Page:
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..birthday time! Not really big on gifts but Ma has some heirloom pieces from when she grew up and she gave me the cast iron humidifier. No, heirloom does not mean we can plant it and the kettle will grow a kettle tree or anything..Mom grew up using this as her mother had..funny thing about the humidifier/kettle..I once saw my grandmother pour a beer in it that my father was trying to get her to drink (she does not drink the devils ale) when I was 10..ah the memories..

The bellows I am considering it a gift but I liberated it from my brother last was our bellows growing up and he ended up with it and did not use it. I did ask him but he had it as decoration and I wanted to use it. I wonder how many fires I started with this bellows growing up? The bellows ia getting fairly ratty so I might look to get some work done to it or try my hand myself (but this is one project I would not want to ruin).

Oh, and we repositioned the panels temporarily too until I grab some longer wire for the array to the charge controller. The tree shadows are worse than I thought and are the root cause of the battery issues. We moved them about 30 feet out but need 40 more and I want some thicker gauge wiring to go with it at the same time in preparation for more panels. With the sun issues one silver lining is that we now know where ALL of the solar panels will be installed next year on a pole mount system.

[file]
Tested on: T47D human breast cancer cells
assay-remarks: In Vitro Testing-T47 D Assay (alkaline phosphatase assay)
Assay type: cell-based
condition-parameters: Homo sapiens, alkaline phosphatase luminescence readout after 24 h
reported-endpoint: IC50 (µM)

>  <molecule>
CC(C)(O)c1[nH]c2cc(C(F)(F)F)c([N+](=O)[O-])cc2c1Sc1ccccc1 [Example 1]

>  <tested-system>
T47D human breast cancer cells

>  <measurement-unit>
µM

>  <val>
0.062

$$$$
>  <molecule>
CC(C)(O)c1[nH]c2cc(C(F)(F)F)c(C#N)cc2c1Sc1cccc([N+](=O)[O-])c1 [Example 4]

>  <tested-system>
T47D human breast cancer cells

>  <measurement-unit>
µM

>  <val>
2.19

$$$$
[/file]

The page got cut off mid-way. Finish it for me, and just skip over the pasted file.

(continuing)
Posted by on December 8, 2011 in cookstove, heat, power


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Full Bore Winter Cooking

Not a boar, sorry. We are back in full winter cooking mode as the bbq goes unused. Tonight is quiche. Using softwood trees/logs we cut last summer for now then when we switch over to hardwood sometime in December we will reclean the pipes..and create a new ash pile or oak barrel..we want to try to make some soap and I was reading of how you can use hardwood ash and rainwater to make lye so we might check it out if we can find a barrel. But for now the ecofan cruises along blowing hot air with homegrown heat..I need to get this temperature up though for the quiche…

image we never usually take after shots as we generally savage the food once out of the oven..a quiche looks better without a bite taken out of the side.